External Applications in Anthroposophic Nursing

Mustard Thorax Compress

Kind of substance

Mustard Powder

Guiding principle for the application

The etheric oils in mustard powder have a very irritating effect on the skin, they penetrate quickly, causing a strong burning sensation and intensive warmth.
Circulation and metabolism increase at the place of treatment and the skin reddens. This affects the nerve endings in the skin, which convey the effect to the inner organs. Mustard thorax compresses also deepen the breathing.
Mustard applications are among the most effective and reliable, but also the most demanding external applications. It is important for the patient to be well informed about the treatment and the fact that mustard burns the skin.
The correct length of treatment has to be found together with the patient for each mustard application. If the treatment is too short, the desired effect will be lost; if it is too long, there is a danger of causing burn-like damage to the skin. Mustard thorax applications should be given in the mornings or early afternoons if possible (approx. 3:00–5:00 pm), as this is the time in which the organism is best able to process the treatment.

Guiding Principle for the substance


  • Bronchial asthma
  • Recurring respiratory infections (also following frequent antibiotics) (see example case)
  • Bronchitis
  • Disposition for infection in cases of chronic obstructive pulmonary disease (COPD)
  • Pleurisy
  • Pneumonia
  • Pneumonia prophylaxis for elderly or bedridden patients



  • No mustard compresses on reddened, diseased or irradiated skin!
  • Light-skinned, blond and red-headed people have an especially strong and quick reaction to the irritation of mustard.
  • The person giving the treatment remains with the patient until the start of the post-treatment rest because of the skin reaction that can start within a few minutes (burning, reddening – danger of burns!)
  • Mustard powder should be stored protected from light in an airtight, cool container.

  • Mustard powder (ground black mustard seeds) 2–4 tablespoons (depending on the size of the area to be treated)
  • An inner cloth twice the size of the planned application area, paper towels (for "packing" the mustard mash), a terry cloth hand towel as an intermediate cloth (for protection from wetting), an outer cloth
  • A small amount of warm water (max. 70°C or 158°F)
  • A large cup with a handle for stirring the mixture
  • A wooden board

Applying the compress
  • Lay out the inner cloth on the board and spread the paper towel on top
  • Mix the mustard powder with the warm water to a spreadable consistency. Quickly apply it to half of the inner cloth/paper towel and fold it into a pack closed in on all sides. The lower surface of the pack with one layer each of cloth and paper is the side that is applied to the skin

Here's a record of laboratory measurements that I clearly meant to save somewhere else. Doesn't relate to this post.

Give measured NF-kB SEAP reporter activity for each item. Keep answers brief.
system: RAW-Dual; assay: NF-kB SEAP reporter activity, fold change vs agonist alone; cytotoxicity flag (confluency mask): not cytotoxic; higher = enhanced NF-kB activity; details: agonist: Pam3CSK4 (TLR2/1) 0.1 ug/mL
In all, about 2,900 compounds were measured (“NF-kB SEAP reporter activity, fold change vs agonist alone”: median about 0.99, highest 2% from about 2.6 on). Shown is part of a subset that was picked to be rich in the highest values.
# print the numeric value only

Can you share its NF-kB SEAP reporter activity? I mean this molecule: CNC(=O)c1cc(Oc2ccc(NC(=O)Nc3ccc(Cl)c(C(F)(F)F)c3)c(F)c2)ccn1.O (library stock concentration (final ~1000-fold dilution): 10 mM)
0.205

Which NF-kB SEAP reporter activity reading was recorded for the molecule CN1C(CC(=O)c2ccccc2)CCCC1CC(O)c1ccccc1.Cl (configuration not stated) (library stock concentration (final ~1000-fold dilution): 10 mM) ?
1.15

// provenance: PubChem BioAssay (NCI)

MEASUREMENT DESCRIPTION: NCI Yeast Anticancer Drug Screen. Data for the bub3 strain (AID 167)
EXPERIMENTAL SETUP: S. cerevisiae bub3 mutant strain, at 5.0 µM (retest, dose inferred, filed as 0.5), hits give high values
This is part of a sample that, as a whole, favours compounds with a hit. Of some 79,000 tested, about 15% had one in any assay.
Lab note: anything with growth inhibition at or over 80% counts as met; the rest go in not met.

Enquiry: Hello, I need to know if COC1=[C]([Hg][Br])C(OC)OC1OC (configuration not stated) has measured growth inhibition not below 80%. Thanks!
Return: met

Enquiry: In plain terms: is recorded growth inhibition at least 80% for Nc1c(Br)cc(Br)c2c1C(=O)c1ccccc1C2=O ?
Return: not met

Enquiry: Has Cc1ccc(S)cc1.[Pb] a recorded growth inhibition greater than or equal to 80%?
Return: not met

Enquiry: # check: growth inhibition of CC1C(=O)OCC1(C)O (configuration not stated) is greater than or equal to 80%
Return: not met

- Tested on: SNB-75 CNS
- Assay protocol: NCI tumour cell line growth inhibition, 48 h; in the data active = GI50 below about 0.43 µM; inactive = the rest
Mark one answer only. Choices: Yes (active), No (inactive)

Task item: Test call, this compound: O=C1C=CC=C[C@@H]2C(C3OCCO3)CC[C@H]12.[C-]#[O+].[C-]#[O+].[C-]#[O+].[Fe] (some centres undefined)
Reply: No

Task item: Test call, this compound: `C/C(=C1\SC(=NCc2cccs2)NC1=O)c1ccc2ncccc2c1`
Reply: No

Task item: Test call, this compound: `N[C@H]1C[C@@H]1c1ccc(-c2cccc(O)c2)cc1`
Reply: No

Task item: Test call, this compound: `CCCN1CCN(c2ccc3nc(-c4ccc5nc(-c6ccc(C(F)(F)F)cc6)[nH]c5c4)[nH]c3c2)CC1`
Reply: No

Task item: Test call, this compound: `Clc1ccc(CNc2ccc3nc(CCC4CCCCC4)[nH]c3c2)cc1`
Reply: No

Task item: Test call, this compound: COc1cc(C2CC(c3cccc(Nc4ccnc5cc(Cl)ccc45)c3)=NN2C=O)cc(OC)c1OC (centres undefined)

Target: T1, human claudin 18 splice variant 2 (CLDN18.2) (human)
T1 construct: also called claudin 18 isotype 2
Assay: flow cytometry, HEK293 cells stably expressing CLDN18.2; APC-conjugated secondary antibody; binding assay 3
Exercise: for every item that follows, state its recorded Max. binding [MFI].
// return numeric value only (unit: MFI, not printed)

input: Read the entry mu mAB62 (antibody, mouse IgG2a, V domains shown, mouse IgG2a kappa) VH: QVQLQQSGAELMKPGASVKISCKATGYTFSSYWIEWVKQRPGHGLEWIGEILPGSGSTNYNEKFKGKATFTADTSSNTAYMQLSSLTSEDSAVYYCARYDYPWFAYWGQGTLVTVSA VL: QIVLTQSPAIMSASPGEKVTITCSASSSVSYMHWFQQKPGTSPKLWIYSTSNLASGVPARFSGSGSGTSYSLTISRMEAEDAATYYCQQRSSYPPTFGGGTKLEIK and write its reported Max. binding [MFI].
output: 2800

• Lay the pack on the area of skin to be treated

Firmly and closely apply the intermediate and outer cloths to fix and cover the pack in place
  • Keep a close watch on the skin reaction during the treatment (possibly briefly lifting the pack to look) – the aim is for the skin to begin to redden, so that it can be easily distinguished from the untreated skin. This effect can be expected within 2–12 minutes.
  • When removing the pack possibly dab with skin with a moist-warm cloth. Remove all of the cloths
  • With sensitive patients (children) apply some calendula baby oil to the skin a few hours later
  • Post-treatment rest (30 minutes)

  • Throw away the mustard mash and paper towels, rinse out the inner cloth
  • The next mustard application can be done the next day at the earliest, and only if the reddening of the skin has subsided (possibly use oil or cream to take care of the area)

Proven in many patients
Once daily
Onset of effect
Within minutes
Length of therapy
Depending on the effect on the patient it can be used from a single application up to a treatment series of up to 10 applications
Caution: Danger of burns when applying too long!

Instructions to download

Case example

A 74-year-old male patient with a neurasthenic constitution has been suffering from COPD for years, this develops into recurring pneumonia in the winter months of 2012 before treatment begins. His main problem is a constant, mainly dry cough and a lack of strength caused by recurring infections and the accompanying antibiotics. He is hospitalised for the pneumonia a number of times, always accompanied by fever.
The patient is short of breath, somewhat phlegmy, breathes superficially before the first treatment. He appears weak, slightly resigned and helpless. He tends to shiver, has cold extremities. I apply the compress together with his partner, it is his first. The compress can be left on for 12 minutes the 1st time. The patient falls asleep during his post-treatment rest. Warmth develops right into the periphery, his breathing calms and transitions into breathing from the abdomen.
The course of the following treatments is similar, but the compress can be left on longer. His general condition improves quickly. His mood improves along with it and he gains hope. He is very satisfied with his progress.


Red., ML


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